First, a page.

Oslo, April 05, 2013
Yara announced its commitment to reduce nitrogen leakage from fields to the Baltic Sea. Yara will leverage its quality products, application and crop expertise and technology to support environmental performance and profitability in about 120 demo farms around the Baltic.
“Nutrient run-off is one of the major environmental problems in the Baltic Sea. However, nutrient efficiency in agriculture can be improved through best agricultural practices and by using new technology and innovations,” says Yara CEO and President Jørgen Ole Haslestad.
Yara presented its commitment for a cleaner Baltic Sea at the Baltic Sea Action Summit, which took place in St. Petersburg, Russia, on April 5-6. Heads of state and business leaders were gathered to discuss concrete solutions for saving the Baltic Sea.
This is Yara’s second commitment given to Baltic Sea Action Group, and it is valid for two years.
“Yara’s vision is to turn the Baltic Sea region into one of the most progressive agricultural regions globally, through cooperation between public and private sector,” says Jørgen Ole Haslestad.
Best agricultural practices
One of the main challenges of agriculture today is to cost-effectively and efficiently produce a sufficient amount of food for the rapidly growing world population in an environmentally friendly way. Both goals can be reached through best agricultural practices - using the right type of fertilizer, the right amount, at the right time, in the right place - and by utilizing innovative technologies. This ensures the best possible yield and that nutrients are not left in the soil to be washed away to waterways.
Yara commits to support the Baltic Deal demo farm network, which aims to help farmers decrease their nutrient run-off to the sea while maintaining productivity and competitiveness. The network, established by the EU flagship project Baltic Deal, consists of 118 farms around the Baltic Sea. Yara will share knowledge about best agricultural practices by organizing meetings between demo farms within and across national borders in Finland, Sweden, Denmark, the Baltic states, Poland and Germany.
“This commitment is a showcase of how Yara links the interests of our business, farmers and society: Yara’s sales and marketing activities support farmers’ competitiveness as well as a cleaner Baltic Sea,” says Tero Hemmilä, Country Manager and Commercial Director of Downstrean in Finland.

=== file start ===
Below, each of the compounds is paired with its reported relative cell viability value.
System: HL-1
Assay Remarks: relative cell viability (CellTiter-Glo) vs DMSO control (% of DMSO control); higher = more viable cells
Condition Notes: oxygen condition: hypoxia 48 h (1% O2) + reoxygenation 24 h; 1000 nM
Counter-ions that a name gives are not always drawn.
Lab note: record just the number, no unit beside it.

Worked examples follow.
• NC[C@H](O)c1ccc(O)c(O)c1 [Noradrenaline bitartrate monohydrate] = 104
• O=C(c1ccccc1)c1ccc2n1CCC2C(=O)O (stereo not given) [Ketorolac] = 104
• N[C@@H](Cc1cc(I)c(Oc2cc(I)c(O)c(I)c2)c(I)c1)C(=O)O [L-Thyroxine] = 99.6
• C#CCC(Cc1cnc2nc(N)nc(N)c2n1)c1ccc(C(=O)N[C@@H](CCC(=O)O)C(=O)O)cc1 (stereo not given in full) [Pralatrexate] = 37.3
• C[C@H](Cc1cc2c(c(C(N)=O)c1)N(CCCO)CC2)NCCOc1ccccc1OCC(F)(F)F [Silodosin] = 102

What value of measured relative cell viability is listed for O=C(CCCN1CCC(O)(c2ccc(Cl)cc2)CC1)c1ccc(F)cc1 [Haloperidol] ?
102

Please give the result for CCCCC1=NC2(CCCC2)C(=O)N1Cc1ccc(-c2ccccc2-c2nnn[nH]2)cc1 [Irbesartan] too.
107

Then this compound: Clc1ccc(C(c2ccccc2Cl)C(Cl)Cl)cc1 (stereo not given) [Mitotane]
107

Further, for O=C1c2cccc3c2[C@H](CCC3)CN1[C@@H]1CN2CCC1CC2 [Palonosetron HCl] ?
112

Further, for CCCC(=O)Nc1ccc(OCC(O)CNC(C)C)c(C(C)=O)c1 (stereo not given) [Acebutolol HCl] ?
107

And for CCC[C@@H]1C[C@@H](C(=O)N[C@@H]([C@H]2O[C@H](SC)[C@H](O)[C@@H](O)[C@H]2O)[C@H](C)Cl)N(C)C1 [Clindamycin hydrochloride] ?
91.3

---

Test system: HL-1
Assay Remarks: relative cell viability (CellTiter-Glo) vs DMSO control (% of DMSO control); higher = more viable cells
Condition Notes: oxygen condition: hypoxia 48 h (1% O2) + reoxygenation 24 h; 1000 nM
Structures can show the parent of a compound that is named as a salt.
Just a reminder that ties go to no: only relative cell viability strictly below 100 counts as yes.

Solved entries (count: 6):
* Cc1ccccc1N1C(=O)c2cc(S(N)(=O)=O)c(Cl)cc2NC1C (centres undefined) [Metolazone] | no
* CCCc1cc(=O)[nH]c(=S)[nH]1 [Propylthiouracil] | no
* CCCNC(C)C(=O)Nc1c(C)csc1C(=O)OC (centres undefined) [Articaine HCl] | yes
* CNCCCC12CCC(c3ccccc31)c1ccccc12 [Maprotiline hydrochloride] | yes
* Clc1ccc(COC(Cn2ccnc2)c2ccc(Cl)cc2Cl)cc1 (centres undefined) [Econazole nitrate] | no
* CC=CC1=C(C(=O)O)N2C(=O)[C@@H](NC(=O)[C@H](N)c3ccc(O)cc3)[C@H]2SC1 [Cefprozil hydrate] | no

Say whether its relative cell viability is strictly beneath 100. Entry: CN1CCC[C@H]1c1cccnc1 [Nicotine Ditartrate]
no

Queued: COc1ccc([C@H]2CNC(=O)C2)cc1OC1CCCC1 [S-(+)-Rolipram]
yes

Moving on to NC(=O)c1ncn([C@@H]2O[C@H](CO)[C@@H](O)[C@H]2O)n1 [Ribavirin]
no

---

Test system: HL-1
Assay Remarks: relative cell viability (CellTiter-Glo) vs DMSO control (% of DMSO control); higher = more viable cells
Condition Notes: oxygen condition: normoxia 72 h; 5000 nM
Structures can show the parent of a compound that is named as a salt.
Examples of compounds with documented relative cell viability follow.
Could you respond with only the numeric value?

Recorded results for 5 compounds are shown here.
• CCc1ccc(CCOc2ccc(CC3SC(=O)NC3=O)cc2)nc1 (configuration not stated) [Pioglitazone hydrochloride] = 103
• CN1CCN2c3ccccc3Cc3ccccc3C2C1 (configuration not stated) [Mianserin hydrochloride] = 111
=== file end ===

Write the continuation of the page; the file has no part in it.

Innovative solutions to reduce environmental impact
Yara has developed several new technologies and innovative solutions, e.g. the Yara N-Sensor for improved nutrient efficiency, and the P-TraP, a gypsum application that markedly reduces phosphorus leakage from fields into waterways. Yara commits to lend three N-Sensors to farmers in Finland, Poland and Latvia.
“In Finland we will lend a Yara N-Sensor to a farmer in the Western part of Finland. Through e.g. field demo days we are targeting a wide range of stakeholders such as farmers, authorities, food-chain partners and media,” explains Tero Hemmilä.
The Yara N-Sensor is a device that, mounted on the tractor cabin, detects areas of different nitrogen demand and adjusts nitrogen fertilizer supply accordingly on-the-go. This way nitrogen rates are adapted to crop demand on every spot of the field and both over- and under-fertilization can be avoided. As a result farmers get improved nitrogen use efficiency through yield increase, and nitrogen run-off is decreased.
Nitrogen is a vital nutrient for plant growth. Nitrogen is important to create vegetative growth and it is also essential to build amino acids and proteins, which are crucial for humans and animals. Suboptimal nitrogen supply results in lower yields and often also in lower quality yield. Excessive use results in leaching to rivers and ground water, and further into the Baltic Sea. Leached nitrogen may cause eutrophication, and eventually result in dead sea bottoms and other environmental problems.
Phosphorus leakage reduced by 60%
Yara’s commitment to The Baltic Sea Action Summit 2013 is a continuation of the commitment Yara made in 2010 to reduce phosphorus leakage into the Baltic Sea. Yara committed to treat 100 hectares of the most vulnerable land in the southwestern parts of Finland with gypsum. Research results show that gypsum reduces phosphorus run-off by up to 60 percent.
The Baltic Sea region needs a competitive and productive agricultural sector. The region will play an increasingly important role in future food production because of climate change effects, e.g. longer growing seasons and warmer average temperatures. The region has approx. 25 million hectares of arable land and 85 million inhabitants.